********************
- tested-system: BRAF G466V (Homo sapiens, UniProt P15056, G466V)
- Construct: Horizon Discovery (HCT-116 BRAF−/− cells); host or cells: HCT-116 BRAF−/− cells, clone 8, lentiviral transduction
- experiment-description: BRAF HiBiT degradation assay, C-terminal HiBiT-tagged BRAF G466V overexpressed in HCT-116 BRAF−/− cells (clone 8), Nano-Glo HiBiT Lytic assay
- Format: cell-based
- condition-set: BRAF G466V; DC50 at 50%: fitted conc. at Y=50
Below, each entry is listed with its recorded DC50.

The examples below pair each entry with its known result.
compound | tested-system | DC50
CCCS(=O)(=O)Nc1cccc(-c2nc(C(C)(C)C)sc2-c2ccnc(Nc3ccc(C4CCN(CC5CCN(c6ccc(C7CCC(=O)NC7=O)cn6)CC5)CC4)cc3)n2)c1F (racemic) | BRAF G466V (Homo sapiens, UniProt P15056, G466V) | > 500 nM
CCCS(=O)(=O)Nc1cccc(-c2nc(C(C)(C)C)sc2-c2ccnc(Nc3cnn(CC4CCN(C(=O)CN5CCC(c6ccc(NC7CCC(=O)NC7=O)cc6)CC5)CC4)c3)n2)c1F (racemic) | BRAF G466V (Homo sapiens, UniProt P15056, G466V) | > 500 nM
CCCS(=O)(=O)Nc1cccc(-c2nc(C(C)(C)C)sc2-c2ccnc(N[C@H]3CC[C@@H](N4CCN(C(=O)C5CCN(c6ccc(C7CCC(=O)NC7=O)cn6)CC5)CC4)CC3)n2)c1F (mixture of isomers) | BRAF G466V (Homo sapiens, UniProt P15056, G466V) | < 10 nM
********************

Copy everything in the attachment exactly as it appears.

- tested-system: BRAF G466V (Homo sapiens, UniProt P15056, G466V)
- Construct: Horizon Discovery (HCT-116 BRAF−/− cells); host or cells: HCT-116 BRAF−/− cells, clone 8, lentiviral transduction
- experiment-description: BRAF HiBiT degradation assay, C-terminal HiBiT-tagged BRAF G466V overexpressed in HCT-116 BRAF−/− cells (clone 8), Nano-Glo HiBiT Lytic assay
- Format: cell-based
- condition-set: BRAF G466V; DC50 at 50%: fitted conc. at Y=50
Below, each entry is listed with its recorded DC50.

The examples below pair each entry with its known result.
compound | tested-system | DC50
CCCS(=O)(=O)Nc1cccc(-c2nc(C(C)(C)C)sc2-c2ccnc(Nc3ccc(C4CCN(CC5CCN(c6ccc(C7CCC(=O)NC7=O)cn6)CC5)CC4)cc3)n2)c1F (racemic) | BRAF G466V (Homo sapiens, UniProt P15056, G466V) | > 500 nM
CCCS(=O)(=O)Nc1cccc(-c2nc(C(C)(C)C)sc2-c2ccnc(Nc3cnn(CC4CCN(C(=O)CN5CCC(c6ccc(NC7CCC(=O)NC7=O)cc6)CC5)CC4)c3)n2)c1F (racemic) | BRAF G466V (Homo sapiens, UniProt P15056, G466V) | > 500 nM
CCCS(=O)(=O)Nc1cccc(-c2nc(C(C)(C)C)sc2-c2ccnc(N[C@H]3CC[C@@H](N4CCN(C(=O)C5CCN(c6ccc(C7CCC(=O)NC7=O)cn6)CC5)CC4)CC3)n2)c1F (mixture of isomers) | BRAF G466V (Homo sapiens, UniProt P15056, G466V) | < 10 nM